Although coral reefs occupy less than 0.1 percent of the planet’s oceans, they support up to 25 percent of the world’s marine species. They have rightfully earned their nickname, ‘Rainforests of the Sea.’ Coral is not a plant, but part animal and part mineral, a marine invertebrate that secretes calcium carbonate to form a hard skeleton. They grow in colonies, usually in warm, shallow waters, and form vast colonies that we see as reefs, providing the basic platform for marine life to flourish around them. They even provide benefits to land, protecting shorelines from the forces of the ocean.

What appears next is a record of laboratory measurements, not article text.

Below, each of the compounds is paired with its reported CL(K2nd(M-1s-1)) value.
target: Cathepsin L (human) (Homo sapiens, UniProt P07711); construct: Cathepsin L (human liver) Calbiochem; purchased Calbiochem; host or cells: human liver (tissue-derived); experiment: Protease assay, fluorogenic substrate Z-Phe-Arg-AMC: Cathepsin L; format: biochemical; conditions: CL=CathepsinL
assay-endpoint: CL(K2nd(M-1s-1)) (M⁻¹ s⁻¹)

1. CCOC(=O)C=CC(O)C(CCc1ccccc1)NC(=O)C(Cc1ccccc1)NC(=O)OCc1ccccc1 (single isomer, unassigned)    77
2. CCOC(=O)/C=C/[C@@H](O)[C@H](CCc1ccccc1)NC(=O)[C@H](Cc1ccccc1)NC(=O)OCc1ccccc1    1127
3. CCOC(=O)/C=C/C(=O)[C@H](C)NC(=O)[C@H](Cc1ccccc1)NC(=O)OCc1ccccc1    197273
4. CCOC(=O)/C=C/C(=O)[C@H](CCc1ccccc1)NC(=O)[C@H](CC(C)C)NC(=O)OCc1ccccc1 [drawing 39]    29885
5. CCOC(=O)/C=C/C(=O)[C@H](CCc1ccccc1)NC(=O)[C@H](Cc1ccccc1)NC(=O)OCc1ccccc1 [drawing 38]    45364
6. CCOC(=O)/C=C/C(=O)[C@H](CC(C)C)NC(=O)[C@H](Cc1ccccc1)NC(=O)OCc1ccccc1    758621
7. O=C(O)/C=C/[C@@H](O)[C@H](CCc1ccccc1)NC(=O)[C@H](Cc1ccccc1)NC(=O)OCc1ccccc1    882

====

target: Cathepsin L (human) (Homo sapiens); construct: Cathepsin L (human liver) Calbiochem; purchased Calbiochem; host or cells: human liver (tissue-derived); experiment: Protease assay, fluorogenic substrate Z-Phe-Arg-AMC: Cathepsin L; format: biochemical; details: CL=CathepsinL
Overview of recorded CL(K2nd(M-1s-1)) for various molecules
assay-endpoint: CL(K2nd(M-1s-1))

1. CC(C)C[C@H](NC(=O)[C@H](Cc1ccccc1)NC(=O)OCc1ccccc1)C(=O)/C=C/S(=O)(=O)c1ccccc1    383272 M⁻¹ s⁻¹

Unfortunately, coral reefs are under immense environmental pressure due to pollution, overfishing, and particularly from changing ocean temperatures. A warming ocean and acidification due to increased carbon dioxide have resulted in coral bleaching—when under stress, corals lose their colour. The yellow whip and red gorgonian you see here are what healthy coral look like, but vibrant, hearty coral are swiftly becoming the exception rather than the rule. Recently, even the previously robust and thriving Marovo Lagoon began showing signs of bleaching, a sobering reminder that the beauty we see here is fragile and becoming more precious.